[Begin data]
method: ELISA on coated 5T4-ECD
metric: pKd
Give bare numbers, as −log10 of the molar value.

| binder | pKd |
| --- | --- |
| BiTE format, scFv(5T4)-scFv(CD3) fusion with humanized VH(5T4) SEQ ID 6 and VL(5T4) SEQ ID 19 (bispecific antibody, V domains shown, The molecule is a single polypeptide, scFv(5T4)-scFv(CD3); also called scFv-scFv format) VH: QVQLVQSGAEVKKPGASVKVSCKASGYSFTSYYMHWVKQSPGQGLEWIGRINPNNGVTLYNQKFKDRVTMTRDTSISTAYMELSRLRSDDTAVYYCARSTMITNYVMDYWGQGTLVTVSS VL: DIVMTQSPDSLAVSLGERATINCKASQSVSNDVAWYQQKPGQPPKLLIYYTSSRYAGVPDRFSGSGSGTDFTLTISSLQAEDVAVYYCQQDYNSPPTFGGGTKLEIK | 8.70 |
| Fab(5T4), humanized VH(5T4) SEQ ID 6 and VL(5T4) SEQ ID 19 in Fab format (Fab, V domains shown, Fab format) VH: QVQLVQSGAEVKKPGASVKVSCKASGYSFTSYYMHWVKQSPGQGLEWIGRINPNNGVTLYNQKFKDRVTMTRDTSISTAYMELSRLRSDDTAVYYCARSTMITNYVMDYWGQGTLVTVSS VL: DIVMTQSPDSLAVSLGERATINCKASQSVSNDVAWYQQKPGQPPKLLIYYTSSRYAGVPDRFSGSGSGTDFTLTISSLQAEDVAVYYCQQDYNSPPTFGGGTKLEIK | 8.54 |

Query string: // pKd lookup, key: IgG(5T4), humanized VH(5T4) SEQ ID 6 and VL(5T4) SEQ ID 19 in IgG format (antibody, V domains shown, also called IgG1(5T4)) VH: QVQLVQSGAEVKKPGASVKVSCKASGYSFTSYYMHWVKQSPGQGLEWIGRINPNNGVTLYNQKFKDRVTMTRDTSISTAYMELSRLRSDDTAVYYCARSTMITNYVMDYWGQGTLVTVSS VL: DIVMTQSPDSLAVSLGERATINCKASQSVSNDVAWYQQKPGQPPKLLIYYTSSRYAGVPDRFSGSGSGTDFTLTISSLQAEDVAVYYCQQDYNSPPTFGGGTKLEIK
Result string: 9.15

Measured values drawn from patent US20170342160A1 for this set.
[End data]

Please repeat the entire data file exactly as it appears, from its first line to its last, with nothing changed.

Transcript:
method: ELISA on coated 5T4-ECD
metric: pKd
Give bare numbers, as −log10 of the molar value.

| binder | pKd |
| --- | --- |
| BiTE format, scFv(5T4)-scFv(CD3) fusion with humanized VH(5T4) SEQ ID 6 and VL(5T4) SEQ ID 19 (bispecific antibody, V domains shown, The molecule is a single polypeptide, scFv(5T4)-scFv(CD3); also called scFv-scFv format) VH: QVQLVQSGAEVKKPGASVKVSCKASGYSFTSYYMHWVKQSPGQGLEWIGRINPNNGVTLYNQKFKDRVTMTRDTSISTAYMELSRLRSDDTAVYYCARSTMITNYVMDYWGQGTLVTVSS VL: DIVMTQSPDSLAVSLGERATINCKASQSVSNDVAWYQQKPGQPPKLLIYYTSSRYAGVPDRFSGSGSGTDFTLTISSLQAEDVAVYYCQQDYNSPPTFGGGTKLEIK | 8.70 |
| Fab(5T4), humanized VH(5T4) SEQ ID 6 and VL(5T4) SEQ ID 19 in Fab format (Fab, V domains shown, Fab format) VH: QVQLVQSGAEVKKPGASVKVSCKASGYSFTSYYMHWVKQSPGQGLEWIGRINPNNGVTLYNQKFKDRVTMTRDTSISTAYMELSRLRSDDTAVYYCARSTMITNYVMDYWGQGTLVTVSS VL: DIVMTQSPDSLAVSLGERATINCKASQSVSNDVAWYQQKPGQPPKLLIYYTSSRYAGVPDRFSGSGSGTDFTLTISSLQAEDVAVYYCQQDYNSPPTFGGGTKLEIK | 8.54 |

Query string: // pKd lookup, key: IgG(5T4), humanized VH(5T4) SEQ ID 6 and VL(5T4) SEQ ID 19 in IgG format (antibody, V domains shown, also called IgG1(5T4)) VH: QVQLVQSGAEVKKPGASVKVSCKASGYSFTSYYMHWVKQSPGQGLEWIGRINPNNGVTLYNQKFKDRVTMTRDTSISTAYMELSRLRSDDTAVYYCARSTMITNYVMDYWGQGTLVTVSS VL: DIVMTQSPDSLAVSLGERATINCKASQSVSNDVAWYQQKPGQPPKLLIYYTSSRYAGVPDRFSGSGSGTDFTLTISSLQAEDVAVYYCQQDYNSPPTFGGGTKLEIK
Result string: 9.15

Measured values drawn from patent US20170342160A1 for this set.